House of Margot Blair founder Carly Blair in her Lake Austin shop. Photo by Kate Zimmerman Turpin. Local Business Grappling with the loss of large events due to COVID-19, the local flower shop is putting the petal to the metal.

When Carly Blair started her floral business in 2009, the economy was in a recession, she was denied funding to open a brick-and-mortar, and she was working four part-time jobs to make ends meet. So, this spring, when she lost $30,000 from the cancellation of both SXSW and the majority of her scheduled weddings and events, the entrepreneur took the disruption in stride.

“We started during crazy economic times. That’s what I keep trying to remind myself of: that I’ve done this before,” Blair says. “There’s really no curveball that I haven’t already seen. It’s just about putting my head down and working.”

Long before she started House of Margot Blair , she discovered her talent for floral arrangements by helping out at her aunt’s flower shop as a teenager. A few years later, Blair dropped out of college and moved to Austin, where she landed an internship with a wedding planner that furthered her interest in flowers. Her sister helped her secure her first gig as a wedding florist via popular marriage website The Knot —unearthing a myriad of new opportunities for Blair’s blossoming career.

After weathering the financial crisis, she went full-time with her business in 2012 and eventually opened a brick-and-mortar on Lake Austin Boulevard. With her signature romantic aesthetic, she gravitates toward blooms like peonies, ranunculus, garden roses, anemones, and poppies. “It’s a juxtaposition of ultra-luxe mixed with edgy color combinations that make it modern and fun and unexpected,” she says.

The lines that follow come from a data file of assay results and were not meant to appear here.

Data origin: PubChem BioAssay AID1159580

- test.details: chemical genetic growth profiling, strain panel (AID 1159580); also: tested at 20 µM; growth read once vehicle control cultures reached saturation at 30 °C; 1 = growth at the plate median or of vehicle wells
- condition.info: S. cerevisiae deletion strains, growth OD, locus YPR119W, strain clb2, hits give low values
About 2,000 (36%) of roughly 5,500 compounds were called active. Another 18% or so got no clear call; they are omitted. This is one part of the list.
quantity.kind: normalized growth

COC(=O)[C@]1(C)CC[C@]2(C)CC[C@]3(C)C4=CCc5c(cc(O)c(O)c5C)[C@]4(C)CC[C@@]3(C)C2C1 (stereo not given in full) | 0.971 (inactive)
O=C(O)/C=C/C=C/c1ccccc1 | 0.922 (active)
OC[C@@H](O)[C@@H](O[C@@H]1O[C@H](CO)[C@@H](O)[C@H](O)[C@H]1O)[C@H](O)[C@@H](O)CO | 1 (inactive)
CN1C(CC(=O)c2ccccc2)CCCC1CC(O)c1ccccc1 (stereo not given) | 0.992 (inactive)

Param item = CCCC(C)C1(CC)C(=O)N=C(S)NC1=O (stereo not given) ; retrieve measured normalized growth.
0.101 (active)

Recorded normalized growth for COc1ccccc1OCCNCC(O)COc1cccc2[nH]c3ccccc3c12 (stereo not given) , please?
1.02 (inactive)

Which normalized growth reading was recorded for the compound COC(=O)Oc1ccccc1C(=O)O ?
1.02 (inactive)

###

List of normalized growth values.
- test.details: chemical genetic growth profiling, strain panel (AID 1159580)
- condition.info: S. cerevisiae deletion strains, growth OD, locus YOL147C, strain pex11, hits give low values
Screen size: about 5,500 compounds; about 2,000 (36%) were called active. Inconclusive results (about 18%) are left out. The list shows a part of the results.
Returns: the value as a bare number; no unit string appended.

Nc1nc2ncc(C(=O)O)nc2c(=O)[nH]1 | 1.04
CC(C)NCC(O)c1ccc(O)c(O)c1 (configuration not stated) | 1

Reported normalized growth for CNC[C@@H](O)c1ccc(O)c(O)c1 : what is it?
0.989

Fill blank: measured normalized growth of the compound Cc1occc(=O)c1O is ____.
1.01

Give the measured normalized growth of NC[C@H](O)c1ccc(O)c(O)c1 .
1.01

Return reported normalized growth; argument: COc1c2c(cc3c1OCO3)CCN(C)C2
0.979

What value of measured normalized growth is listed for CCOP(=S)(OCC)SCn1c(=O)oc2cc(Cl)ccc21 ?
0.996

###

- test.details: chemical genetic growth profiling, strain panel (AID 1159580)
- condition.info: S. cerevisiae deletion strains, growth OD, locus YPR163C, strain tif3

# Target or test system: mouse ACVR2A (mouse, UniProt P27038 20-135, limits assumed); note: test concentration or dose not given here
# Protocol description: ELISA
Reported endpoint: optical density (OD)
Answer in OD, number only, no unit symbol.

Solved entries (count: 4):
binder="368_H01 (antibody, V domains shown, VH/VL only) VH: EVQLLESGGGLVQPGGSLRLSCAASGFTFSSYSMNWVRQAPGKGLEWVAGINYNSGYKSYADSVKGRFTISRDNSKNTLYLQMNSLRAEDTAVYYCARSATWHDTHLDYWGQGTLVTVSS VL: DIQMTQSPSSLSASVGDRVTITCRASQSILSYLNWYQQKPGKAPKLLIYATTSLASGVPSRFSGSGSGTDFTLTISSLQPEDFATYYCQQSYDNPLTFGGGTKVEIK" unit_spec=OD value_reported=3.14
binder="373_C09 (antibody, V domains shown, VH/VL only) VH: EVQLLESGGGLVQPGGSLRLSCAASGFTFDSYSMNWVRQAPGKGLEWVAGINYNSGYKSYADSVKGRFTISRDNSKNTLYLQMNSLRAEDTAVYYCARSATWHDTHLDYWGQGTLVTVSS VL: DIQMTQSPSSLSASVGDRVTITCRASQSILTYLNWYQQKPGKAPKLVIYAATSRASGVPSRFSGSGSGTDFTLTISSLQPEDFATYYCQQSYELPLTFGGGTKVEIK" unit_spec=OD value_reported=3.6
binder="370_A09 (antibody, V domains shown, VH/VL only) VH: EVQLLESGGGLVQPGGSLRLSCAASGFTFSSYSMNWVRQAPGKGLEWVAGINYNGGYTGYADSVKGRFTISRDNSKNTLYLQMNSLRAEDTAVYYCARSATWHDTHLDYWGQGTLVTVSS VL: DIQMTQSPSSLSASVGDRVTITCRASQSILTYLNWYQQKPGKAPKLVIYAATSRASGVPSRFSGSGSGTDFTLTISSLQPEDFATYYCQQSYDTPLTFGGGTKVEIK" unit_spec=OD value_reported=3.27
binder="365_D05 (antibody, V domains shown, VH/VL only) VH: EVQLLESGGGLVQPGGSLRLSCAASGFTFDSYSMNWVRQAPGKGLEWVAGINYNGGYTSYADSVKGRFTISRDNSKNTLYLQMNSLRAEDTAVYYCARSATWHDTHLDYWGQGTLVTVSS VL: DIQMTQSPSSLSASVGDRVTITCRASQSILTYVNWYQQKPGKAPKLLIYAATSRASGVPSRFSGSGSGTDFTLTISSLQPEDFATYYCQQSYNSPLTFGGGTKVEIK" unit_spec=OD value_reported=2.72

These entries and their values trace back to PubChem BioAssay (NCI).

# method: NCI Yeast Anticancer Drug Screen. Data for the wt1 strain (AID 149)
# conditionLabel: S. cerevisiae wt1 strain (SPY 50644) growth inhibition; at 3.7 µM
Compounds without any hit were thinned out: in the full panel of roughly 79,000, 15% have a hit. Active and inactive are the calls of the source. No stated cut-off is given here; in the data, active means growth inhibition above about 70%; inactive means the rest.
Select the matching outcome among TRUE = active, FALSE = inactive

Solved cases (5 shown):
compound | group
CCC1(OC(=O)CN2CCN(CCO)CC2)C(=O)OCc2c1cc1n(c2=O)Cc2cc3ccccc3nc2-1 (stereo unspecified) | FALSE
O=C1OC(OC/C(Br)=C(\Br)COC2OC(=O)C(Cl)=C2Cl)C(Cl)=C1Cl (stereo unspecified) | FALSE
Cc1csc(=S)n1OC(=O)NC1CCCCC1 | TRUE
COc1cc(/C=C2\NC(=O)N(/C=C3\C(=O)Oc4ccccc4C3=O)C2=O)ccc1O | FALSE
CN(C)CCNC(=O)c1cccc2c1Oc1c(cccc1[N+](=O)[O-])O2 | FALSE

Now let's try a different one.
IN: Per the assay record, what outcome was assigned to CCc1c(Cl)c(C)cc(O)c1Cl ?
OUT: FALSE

And then COVID-19 hit. Because so many weddings and events have been canceled, scaled back, or postponed until next year, Blair has been forced to find other ways to drum up business. One method has been her virtual floral arrangement classes, in which her company delivers blooms to local participants’ homes and she gives step-by-step instructions via Zoom. Another is her new Margot by Margot Blair service, a less-customized floral option with set prices and arrangements for smaller weddings, events, and even dinner parties. “It’s a way for people to get that high-end, large-scale look that we’re known for, but on a lower budget,” she says.

Although flowers and weddings may seem like superfluous expenses in times of uncertainty, the florist believes small indulgences can alleviate the pains of a particularly difficult stretch. “I remember a story about back in war times with now-Queen Elizabeth II. When she was getting married, people gave part of their fabric rations to her so that way she could still have a wedding dress. And to me that kind of proved that for people, even in the worst of times, a wedding is something that they still want to celebrate, and they’ll use whatever means possible to be able to do it,” she says. “Flowers make people happy.”